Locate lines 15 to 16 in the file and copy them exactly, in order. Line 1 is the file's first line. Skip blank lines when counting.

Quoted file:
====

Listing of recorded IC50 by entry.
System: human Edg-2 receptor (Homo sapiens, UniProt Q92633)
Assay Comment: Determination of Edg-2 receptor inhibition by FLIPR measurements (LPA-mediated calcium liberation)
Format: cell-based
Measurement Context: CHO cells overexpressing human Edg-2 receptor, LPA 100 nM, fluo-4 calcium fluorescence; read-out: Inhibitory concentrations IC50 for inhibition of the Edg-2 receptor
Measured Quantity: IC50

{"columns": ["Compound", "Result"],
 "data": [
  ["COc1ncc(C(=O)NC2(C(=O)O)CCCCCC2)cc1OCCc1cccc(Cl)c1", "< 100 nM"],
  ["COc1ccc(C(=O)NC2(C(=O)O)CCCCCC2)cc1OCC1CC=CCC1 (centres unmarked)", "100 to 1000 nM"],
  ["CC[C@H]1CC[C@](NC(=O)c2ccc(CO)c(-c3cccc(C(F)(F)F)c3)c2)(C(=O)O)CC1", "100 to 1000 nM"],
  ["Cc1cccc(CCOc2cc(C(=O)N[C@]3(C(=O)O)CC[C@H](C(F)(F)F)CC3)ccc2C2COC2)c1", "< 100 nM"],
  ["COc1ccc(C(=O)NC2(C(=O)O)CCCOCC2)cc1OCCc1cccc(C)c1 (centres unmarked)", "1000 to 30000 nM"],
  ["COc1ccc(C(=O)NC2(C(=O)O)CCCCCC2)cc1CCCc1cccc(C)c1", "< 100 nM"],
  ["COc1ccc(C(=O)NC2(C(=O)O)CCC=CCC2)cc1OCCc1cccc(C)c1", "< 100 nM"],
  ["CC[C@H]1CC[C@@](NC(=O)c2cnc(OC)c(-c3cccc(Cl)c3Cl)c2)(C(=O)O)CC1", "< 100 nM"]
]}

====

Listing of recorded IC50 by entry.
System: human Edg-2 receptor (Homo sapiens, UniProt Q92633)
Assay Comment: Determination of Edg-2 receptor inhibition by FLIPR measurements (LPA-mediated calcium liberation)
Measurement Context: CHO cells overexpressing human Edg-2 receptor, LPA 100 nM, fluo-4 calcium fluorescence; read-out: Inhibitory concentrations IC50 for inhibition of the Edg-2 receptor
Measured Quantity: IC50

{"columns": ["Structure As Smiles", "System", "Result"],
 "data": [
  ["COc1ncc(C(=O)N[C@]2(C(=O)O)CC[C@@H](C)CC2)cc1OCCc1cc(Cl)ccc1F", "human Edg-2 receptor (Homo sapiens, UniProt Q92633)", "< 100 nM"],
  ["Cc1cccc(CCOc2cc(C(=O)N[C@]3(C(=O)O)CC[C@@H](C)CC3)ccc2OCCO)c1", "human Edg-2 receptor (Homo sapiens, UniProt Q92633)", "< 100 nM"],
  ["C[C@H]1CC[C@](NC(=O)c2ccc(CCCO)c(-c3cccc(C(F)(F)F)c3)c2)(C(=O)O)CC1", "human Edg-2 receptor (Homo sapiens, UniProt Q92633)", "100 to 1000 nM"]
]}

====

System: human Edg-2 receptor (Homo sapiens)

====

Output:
  ["COc1ccc(C(=O)NC2(C(=O)O)CCC=CCC2)cc1OCCc1cccc(C)c1", "< 100 nM"],
  ["CC[C@H]1CC[C@@](NC(=O)c2cnc(OC)c(-c3cccc(Cl)c3Cl)c2)(C(=O)O)CC1", "< 100 nM"]